Nitrogen emission to water: Absolute decoupling of nitrogen emissions from GVA is observed in seven countries (Austria, Bulgaria, Germany, Lithuania, Romania, Slovenia and Slovakia ). This means that these countries succeeded in economy growth while reducing emissions to water. As the area of agriculture land remained constant during the analyzed period, the decrease in emission can be attributed to decrease in specific gross nutrient balance per hectare. Relative decoupling was observed in the Czech Republic, and Poland. This means that the resource efficiency has increased, however with higher absolute emissions.  Decreases in emissions coupled with a decrease in GVA occurred in 11 countries (Belgium, Denmark, Finland, France, Greece, Italy, Luxembourg, the Netherlands, Portugal, Sweden and the United Kingdom). In six out of those 11 countries, the rate of emission decrease was greater than the rate of the GVA decrease. Phosphorus emission to water: Absolute decoupling of phosphorus emissions from the GVA is observed in five countries (Austria, Czech Republic, Germany, Hungary, and Slovenia). Decrease in emission coupled with decrease in GVA occurred in ten countries (Belgium, Denmark, Finland, France, Greece, Luxembourg, the Netherlands, Portugal, Sweden and the United Kingdom). In all these countries except Denmark, the rate of emission decrease was greater than the rate of the decrease of GVA. The ranges of nutrient emission intensity of agriculture are quite wide and reflect varieties of agriculture practices across European countries. Values of nitrogen emission intensity for 2008 range from 6,0 to 176 tons of total nitrogen per million EUR GVA per year. Significant decrease in nitrogen emission intensity between 2000 and 2008 was recorded in Bulgaria, Portugal, Romania, Slovakia, and Slovenia. In 2008 Bulgaria, Portugal and Romania reported (in Eurostat) the lowest values of the specific nitrogen balance per hectare. In creased emission intensity was observed in Denmark, Ireland and United Kingdom, however, this was due to a falling GVA not to emissions, which actually were reduced. Calculation of emission intensity based on GVA diminished by subsidies, which reflects better the actual economic performance from  agriculture, result in much higher emission intensities for countries, e.g.,  Norway, Finland , Lithuania and Poland with relatively high contributions from subsidies to the economy.. The increment in emission intensity associated with excluding subsidies is significant namely in Norway (106 t/mio EUR/y) and Finland (38,8 t/mio EUR/y). The 2008 values for total phosphorus emission intensity range from 0,47 to 13,03 tons per million EUR GVA per year. Significant decrease in the phosphorus emission intensity (decrease by more than 50%) over the last decade was recorded in nine countries (Austria, Belgium, Czech republic, Germany, France, Luxembourg, the Netherlands, Portugal and Slovenia). Moreover, Austria, Germany, France, Luxembourg and Portugal, reported (Eurostat) the lowest values of the specific phosphorus balance per hectare comparable to the EU-27 average, being 1 kg of total phosphorus per hectare per year. The impact of subsidies on phosphorus emission intensity (based on 2008 data), was most significant in Norway and Finland, where the increment in emission intensity associated with excluding subsidies accounted for 16,24 and 3,49 t/mio EUR/y respectively , whereas the increment in remaining countries did not exceed 1 t/mio EUR/y. Subsidies: The analysis of subsidies on the output of the agricultural industry for the studied years showed that 13 countries (Austria, Belgium, Denmark, Finland, France, Italy, Luxembourg, the Netherlands, Norway, Portugal, Sweden, Slovenia and the United Kingdom) reduced the proportion of subsidies in relation to the GVA of their agricultural sector between 2000 and 2008. On the other hand, 5 countries (Czech Republic, Lithuania, Poland, Romania and Slovakia) increased this proportion during the same period. Information was incomplete for Bulgaria and Germany, where subsidy levels for years 2000 and 2008 respectively were reported as zero (Eurostat). Noteworthy is the sharp increase in the proportion of subsidies as part of GVA  (being in the range between 12-26 % of GVA) in new Member States like Lithuania, Poland, Romania and Slovakia accompanied by the increase of GVA values. And, on the other hand, the significant reductions in old Member States like Denmark, Luxembourg, Sweden and the United Kingdom. Given the multiple factors that affect both the change in sectoral GVA and in nutrient balance, it is complicated to draw direct relationships between these two variables. Some key descriptors which could aid in explaining the behavior of these are the structure of the sector (e.g. farm size, standard gross margins, crop type, stocking rate), the socioeconomic characteristics of the area (e.g. rural population, income and employment levels) and the policy measures in place (e.g. subsidies). However, it must be noted that the specific context of each country could result in varying combinations of the mentioned factors and their aggregate effects.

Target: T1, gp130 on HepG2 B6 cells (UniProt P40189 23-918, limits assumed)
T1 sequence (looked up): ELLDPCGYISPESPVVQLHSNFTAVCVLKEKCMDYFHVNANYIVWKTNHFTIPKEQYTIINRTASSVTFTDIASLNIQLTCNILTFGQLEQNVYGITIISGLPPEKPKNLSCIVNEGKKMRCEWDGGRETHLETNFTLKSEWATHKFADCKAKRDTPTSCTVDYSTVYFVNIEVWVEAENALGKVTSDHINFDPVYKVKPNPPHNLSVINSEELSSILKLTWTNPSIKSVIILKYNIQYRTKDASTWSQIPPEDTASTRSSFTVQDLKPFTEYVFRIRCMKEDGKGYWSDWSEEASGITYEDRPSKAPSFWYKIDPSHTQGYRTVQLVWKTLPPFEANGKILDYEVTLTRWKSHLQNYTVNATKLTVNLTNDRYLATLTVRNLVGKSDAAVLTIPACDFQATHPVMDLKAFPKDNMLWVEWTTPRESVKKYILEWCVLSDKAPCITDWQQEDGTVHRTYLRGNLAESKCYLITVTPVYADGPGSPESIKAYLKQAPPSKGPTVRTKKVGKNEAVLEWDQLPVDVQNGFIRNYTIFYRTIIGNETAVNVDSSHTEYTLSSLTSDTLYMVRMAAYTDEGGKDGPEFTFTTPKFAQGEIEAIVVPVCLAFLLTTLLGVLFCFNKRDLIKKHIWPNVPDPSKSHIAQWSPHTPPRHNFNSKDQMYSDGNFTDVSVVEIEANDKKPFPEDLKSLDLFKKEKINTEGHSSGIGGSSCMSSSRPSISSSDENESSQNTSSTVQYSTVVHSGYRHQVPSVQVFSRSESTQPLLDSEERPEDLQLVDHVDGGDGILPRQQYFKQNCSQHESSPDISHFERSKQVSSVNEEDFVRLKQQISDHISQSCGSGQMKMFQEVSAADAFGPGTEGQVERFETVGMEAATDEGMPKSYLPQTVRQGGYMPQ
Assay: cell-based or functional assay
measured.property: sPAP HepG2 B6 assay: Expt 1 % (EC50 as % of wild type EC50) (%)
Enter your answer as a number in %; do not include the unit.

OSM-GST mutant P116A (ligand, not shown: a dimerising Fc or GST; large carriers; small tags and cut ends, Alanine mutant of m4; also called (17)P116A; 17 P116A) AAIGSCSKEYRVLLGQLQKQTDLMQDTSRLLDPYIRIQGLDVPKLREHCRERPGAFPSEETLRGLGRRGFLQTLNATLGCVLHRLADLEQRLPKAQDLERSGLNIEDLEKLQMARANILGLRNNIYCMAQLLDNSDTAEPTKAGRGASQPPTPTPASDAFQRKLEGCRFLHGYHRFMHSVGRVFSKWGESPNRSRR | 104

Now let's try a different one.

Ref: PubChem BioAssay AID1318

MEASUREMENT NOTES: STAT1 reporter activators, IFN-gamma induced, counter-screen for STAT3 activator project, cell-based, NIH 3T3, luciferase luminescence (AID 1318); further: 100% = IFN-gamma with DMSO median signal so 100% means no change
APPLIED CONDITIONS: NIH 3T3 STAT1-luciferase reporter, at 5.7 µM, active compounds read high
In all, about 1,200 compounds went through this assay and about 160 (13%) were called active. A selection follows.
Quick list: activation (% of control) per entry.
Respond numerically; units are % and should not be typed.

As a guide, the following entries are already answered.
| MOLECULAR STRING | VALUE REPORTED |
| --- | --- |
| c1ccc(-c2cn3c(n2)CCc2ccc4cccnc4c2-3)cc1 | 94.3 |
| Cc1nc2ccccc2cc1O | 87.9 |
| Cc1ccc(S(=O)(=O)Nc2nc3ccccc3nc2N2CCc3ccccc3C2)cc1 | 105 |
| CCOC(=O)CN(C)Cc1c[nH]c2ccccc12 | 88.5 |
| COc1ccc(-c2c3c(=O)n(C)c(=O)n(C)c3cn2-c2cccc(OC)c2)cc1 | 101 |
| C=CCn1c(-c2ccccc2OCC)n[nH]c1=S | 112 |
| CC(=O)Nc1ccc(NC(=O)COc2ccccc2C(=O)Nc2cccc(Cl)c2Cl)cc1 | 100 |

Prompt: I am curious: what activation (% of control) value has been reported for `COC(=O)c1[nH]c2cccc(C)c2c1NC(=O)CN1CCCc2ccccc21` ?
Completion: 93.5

Located in Data and maps Indicators Emission intensity of agriculture in Europe
Daviz Visualization Nutrients emission intensity of manufacturing industries
Located in Data and maps Data visualisations